About Sky Hopinka
Sky Hopinka was born and raised in Ferndale, Washington and spent a number of years in Palm Springs and Riverside, CA; Portland, OR; and Milwaukee, WI. In Portland, he studied and taught chinuk wawa, a language indigenous to the Lower Columbia River Basin. His video, photo, and text work centers around personal positions of Indigenous homeland and landscape, designs of language as containers of culture expressed through personal, documentary, and non-fictional forms of media. He received his BA from Portland State University in Liberal Arts and his MFA in Film, Video, Animation, and New Genres from the University of Wisconsin-Milwaukee, and teaches at Bard College.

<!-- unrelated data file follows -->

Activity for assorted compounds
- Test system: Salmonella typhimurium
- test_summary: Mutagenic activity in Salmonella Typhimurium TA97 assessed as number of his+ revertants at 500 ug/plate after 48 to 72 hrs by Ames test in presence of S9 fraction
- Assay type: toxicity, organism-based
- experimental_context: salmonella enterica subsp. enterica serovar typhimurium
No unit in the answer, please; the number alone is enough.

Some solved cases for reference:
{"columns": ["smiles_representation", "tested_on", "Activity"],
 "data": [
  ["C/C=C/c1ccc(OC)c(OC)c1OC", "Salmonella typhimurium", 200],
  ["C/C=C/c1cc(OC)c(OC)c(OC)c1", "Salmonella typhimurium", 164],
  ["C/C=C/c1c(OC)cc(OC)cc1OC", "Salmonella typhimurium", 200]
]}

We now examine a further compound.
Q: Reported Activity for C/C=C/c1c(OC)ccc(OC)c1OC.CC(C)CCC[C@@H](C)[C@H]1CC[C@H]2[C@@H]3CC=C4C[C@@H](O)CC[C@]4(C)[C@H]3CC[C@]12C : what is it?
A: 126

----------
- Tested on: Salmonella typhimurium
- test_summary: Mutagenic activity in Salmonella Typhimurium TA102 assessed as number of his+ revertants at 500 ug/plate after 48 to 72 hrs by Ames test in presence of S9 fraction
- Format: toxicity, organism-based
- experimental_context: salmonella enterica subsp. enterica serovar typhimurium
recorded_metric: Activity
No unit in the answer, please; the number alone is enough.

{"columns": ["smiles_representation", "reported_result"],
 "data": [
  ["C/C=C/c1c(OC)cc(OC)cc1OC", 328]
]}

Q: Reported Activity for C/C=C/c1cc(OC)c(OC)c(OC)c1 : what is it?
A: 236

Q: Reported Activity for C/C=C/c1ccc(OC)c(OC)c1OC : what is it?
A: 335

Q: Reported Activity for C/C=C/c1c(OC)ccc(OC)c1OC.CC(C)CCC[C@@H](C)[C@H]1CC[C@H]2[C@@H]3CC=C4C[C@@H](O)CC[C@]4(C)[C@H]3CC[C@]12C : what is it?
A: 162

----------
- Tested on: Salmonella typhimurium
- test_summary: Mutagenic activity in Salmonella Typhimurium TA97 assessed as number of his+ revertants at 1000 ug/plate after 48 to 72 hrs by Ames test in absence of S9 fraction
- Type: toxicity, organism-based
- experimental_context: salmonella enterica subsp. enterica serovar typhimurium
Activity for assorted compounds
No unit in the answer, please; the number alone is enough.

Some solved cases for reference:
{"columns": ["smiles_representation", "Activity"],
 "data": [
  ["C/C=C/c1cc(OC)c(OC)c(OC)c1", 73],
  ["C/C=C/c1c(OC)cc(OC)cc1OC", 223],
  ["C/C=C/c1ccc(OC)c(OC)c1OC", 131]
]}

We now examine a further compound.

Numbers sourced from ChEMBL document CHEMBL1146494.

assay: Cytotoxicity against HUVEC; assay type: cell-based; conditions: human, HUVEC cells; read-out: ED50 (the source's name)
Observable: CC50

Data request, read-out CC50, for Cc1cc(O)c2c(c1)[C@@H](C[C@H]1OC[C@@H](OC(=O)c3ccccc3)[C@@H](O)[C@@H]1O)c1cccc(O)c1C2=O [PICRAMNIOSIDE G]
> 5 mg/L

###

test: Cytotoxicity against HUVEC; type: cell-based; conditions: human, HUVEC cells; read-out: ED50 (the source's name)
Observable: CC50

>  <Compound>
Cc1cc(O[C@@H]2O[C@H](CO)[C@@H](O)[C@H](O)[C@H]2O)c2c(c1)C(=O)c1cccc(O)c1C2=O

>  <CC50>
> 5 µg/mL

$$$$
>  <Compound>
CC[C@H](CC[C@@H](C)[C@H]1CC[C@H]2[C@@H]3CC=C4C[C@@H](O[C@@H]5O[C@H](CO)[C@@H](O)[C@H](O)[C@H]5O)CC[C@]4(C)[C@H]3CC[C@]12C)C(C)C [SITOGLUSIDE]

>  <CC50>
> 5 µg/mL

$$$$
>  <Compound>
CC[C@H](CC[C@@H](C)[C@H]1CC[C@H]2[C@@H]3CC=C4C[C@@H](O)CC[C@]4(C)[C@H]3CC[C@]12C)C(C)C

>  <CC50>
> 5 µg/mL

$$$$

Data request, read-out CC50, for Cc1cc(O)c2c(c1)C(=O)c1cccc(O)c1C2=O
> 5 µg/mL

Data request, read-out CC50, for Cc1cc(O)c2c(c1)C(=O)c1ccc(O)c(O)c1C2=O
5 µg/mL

His work has screened at various festivals including ImagineNATIVE Media + Arts Festival, Images Festival, Wavelengths, Ann Arbor Film Festival, Sundance, and Projections. His work was a part of the 2016 Wisconsin Triennial, the 2017 Whitney Biennial and the 2018 FRONT Triennial. He was a guest curator at the 2019 Whitney Biennial and was a part of Cosmopolis #2 at the Centre Pompidou. His work was awarded jury prizes at the Onion City Film Festival, the More with Less Award at the 2016 Images Festival, the Tom Berman Award for Most Promising Filmmaker at the 54th Ann Arbor Film Festival, the New Cinema Award at the Berwick Film and Media Arts Festival, and the Mary L. Nohl Fund Fellowship for Individual Artists in the Emerging artist category for 2018. He was a fellow at the Radcliffe Institute for Advanced Study at Harvard University in 2018–2019 and Sundance Art of Nonfiction Fellow for 2019, and was a 2020 Guggenheim Fellow.